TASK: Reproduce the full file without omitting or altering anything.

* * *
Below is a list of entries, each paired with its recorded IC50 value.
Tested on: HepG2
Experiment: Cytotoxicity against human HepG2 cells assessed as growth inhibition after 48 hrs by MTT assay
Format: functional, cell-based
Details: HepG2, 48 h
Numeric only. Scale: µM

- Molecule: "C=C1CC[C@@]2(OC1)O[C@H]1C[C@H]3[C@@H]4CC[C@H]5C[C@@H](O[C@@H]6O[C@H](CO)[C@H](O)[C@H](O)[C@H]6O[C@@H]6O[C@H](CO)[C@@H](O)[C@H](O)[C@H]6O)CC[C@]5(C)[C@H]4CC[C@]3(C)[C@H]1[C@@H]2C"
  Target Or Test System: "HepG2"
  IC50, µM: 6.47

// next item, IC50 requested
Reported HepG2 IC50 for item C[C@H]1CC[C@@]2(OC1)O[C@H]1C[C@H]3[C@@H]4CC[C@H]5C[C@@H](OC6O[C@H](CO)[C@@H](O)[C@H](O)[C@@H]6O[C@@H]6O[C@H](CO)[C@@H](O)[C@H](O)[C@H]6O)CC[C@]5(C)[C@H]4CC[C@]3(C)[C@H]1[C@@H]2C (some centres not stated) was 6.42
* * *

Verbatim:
Below is a list of entries, each paired with its recorded IC50 value.
Tested on: HepG2
Experiment: Cytotoxicity against human HepG2 cells assessed as growth inhibition after 48 hrs by MTT assay
Format: functional, cell-based
Details: HepG2, 48 h
Numeric only. Scale: µM

- Molecule: "C=C1CC[C@@]2(OC1)O[C@H]1C[C@H]3[C@@H]4CC[C@H]5C[C@@H](O[C@@H]6O[C@H](CO)[C@H](O)[C@H](O)[C@H]6O[C@@H]6O[C@H](CO)[C@@H](O)[C@H](O)[C@H]6O)CC[C@]5(C)[C@H]4CC[C@]3(C)[C@H]1[C@@H]2C"
  Target Or Test System: "HepG2"
  IC50, µM: 6.47

// next item, IC50 requested
Reported HepG2 IC50 for item C[C@H]1CC[C@@]2(OC1)O[C@H]1C[C@H]3[C@@H]4CC[C@H]5C[C@@H](OC6O[C@H](CO)[C@@H](O)[C@H](O)[C@@H]6O[C@@H]6O[C@H](CO)[C@@H](O)[C@H](O)[C@H]6O)CC[C@]5(C)[C@H]4CC[C@]3(C)[C@H]1[C@@H]2C (some centres not stated) was 6.42